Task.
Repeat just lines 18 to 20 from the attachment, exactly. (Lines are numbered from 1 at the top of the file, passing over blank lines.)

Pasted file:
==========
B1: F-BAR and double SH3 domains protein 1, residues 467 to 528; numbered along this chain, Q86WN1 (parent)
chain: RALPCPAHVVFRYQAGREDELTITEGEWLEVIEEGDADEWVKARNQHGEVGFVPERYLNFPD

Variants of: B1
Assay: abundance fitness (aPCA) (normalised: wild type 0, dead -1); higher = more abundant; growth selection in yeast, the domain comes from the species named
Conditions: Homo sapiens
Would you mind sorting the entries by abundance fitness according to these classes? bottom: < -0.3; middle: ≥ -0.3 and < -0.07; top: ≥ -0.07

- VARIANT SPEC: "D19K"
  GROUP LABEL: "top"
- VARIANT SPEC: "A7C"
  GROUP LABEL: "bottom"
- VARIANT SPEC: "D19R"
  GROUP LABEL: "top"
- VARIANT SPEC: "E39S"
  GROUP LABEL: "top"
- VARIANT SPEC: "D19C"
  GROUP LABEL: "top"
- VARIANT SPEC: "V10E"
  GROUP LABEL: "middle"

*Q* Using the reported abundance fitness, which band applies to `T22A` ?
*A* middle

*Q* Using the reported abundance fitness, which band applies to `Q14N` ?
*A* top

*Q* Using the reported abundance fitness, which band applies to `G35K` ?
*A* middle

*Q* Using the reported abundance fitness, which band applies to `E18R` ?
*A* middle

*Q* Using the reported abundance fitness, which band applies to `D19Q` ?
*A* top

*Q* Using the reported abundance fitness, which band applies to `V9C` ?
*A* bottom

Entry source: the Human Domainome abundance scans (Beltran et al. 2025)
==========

  GROUP LABEL: "middle"

*Q* Using the reported abundance fitness, which band applies to `T22A` ?
*A* middle